I was looking at the Knight Frank Wealth Report 2011 online (my fund manager forgot to post me a copy). It has some very interesting detail about the desires and concerns of certain people:

high-net-worth individual (HNWI)

These are defined as a ‘person whose investible assets, excluding their principal residence, total between $1m and $10m’.

ultra-high-net-worth individual (UHNWI)

These are people ‘whose investible assets, excluding their primary residence, are valued at over $10m’.


Eating into profits

For instance, the type of thing they invest in.


So instead of using land to produce crops for food for people, this will be used to make fuel for machines. Demand for food will rise as potential sources of supply are limited, and HNWIs want a piece of the action. But there are problems!

A spectre is haunting High-Net-Worth-Individuals

South America also offers farming on a massive scale and remains a preferred target for many investors because of its productive climate and soils, but values in more popular areas have started to climb. The spectre of farmland nationalisation, as seen in Venezuela, also worries some investors.


Critics of foreign land ownership in Africa, especially deals where most of the crops are shipped back to the investing nation, call it a new form of colonialism of little benefit to hungry populations. The political upheaval in Tunisia was partly driven by the rising cost of food. Indeed, Stephen Johnston of Canadian fund manager Agcapita prefers to keep his investors’ capital closer to home. “We could have gone anywhere,” he says. “But I don’t think you can make a long-term case for investing in developing countries. Poor people vote and politicians listen. At some point, somebody will get elected who will nationalise farmland.”

This whole poor people voting, politicians listening thing is just not on. Someone should have a word.

Displeasure at other people’s leisure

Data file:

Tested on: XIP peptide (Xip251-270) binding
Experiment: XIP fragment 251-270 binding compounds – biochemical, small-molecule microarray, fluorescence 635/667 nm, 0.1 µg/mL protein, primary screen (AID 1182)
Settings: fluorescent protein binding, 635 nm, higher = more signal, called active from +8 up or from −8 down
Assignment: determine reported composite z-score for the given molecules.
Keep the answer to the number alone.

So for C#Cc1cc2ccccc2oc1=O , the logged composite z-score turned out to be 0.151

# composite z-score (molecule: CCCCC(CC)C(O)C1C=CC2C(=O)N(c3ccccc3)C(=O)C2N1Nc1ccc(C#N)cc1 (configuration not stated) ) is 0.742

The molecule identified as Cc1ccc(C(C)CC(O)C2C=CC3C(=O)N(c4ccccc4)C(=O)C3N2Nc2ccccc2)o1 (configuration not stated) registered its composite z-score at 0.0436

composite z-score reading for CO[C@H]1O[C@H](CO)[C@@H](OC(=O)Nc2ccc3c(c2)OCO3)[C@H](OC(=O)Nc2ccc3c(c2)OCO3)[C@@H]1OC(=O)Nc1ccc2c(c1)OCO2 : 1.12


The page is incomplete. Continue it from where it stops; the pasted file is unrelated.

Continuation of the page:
Feeling like you’re doomed to spend your life working, or looking for work, and the remainder of your time dealing with household tasks, paying off exorbitant household bills and generally doing a whole pile of stuff you don’t want to be doing? The High-Net-Worth-Individuals feel that way too! About you, that is. They don’t see much of a future in the whole business of relaxing.


The Havens And The Have-Nots

You would think, wouldn’t you, what with the attention devoted to tax havens these days, that the tendency would be towards a clampdown. Not so, according to this geezer


You may, if you are a High Net Worth Individual, be nonetheless concerned at the negative attention being devoted to tax havens. You will therefore be gratified to learn that the arc of indirect taxation bends in your favour, and away from the proles.


So to use a practical example, it is a good thing for the global rich that indirect taxes such as the upcoming household charge in Ireland are imposed, because this will mean that they won’t have to rely on tax havens so much! Neat, yes?

Barack Obama meanwhile, is proving his socialist tendencies by presiding over a 15% growth in the wealth of High Net Worth American Individuals to $13,000,000,000,000. And that’s only in the course of 2010.    


Ireland, of course, has had its wealth destroyed, as everyone knows. Not a weekend has passed without a Sunday Independent story about some poor rich soul deciding to end it all. But sure it isn’t all bad news:


On a per capita basis, The Little State That Could is still punching well above its weight in terms of having lots of rich people. And of course the trend toward indirect taxation in Ireland will soften the blow for Ireland’s HNWIs at there being only five Irish billionaires.

Something for us all to be cheery about, what?



1 Comment

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  1. The bit about poor people voting reminds me of that Citi Bank memo proclaiming American is a Plutonomy .

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